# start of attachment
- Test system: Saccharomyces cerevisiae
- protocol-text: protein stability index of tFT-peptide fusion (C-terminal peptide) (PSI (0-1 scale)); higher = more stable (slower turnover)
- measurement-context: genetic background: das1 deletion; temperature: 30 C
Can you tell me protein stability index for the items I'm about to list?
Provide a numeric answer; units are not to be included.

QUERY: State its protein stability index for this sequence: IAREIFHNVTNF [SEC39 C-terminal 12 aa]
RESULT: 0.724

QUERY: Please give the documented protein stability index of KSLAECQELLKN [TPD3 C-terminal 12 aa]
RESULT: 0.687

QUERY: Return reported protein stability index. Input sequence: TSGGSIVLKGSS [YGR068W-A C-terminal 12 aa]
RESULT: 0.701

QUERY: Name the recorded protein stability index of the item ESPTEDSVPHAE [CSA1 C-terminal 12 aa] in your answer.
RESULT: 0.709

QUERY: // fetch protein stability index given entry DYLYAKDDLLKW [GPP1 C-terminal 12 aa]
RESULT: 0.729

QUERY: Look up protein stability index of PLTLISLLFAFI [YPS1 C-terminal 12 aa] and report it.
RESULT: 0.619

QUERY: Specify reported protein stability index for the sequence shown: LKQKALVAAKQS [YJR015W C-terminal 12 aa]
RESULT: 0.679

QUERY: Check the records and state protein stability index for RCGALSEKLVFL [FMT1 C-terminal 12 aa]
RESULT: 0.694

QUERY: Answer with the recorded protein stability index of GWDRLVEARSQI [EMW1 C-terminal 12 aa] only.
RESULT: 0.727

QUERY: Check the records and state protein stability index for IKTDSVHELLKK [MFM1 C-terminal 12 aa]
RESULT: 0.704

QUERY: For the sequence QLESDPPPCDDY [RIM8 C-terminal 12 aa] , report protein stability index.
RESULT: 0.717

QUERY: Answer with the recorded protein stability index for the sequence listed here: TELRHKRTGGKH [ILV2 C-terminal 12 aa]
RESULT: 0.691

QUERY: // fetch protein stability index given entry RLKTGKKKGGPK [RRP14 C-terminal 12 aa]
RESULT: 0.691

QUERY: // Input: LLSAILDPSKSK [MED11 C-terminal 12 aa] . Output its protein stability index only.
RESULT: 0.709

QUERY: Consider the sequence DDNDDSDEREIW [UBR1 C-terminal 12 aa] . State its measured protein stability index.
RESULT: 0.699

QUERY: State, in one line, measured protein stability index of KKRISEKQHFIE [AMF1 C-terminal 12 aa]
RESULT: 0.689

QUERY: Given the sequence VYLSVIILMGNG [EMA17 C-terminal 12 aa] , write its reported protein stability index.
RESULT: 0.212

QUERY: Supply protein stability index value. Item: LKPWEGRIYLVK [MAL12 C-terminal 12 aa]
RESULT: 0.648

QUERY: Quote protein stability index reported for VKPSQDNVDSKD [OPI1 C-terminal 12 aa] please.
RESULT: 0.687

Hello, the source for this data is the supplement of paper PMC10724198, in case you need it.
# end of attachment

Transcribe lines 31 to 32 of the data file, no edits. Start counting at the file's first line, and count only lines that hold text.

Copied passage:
RESULT: 0.691

QUERY: // Input: LLSAILDPSKSK [MED11 C-terminal 12 aa] . Output its protein stability index only.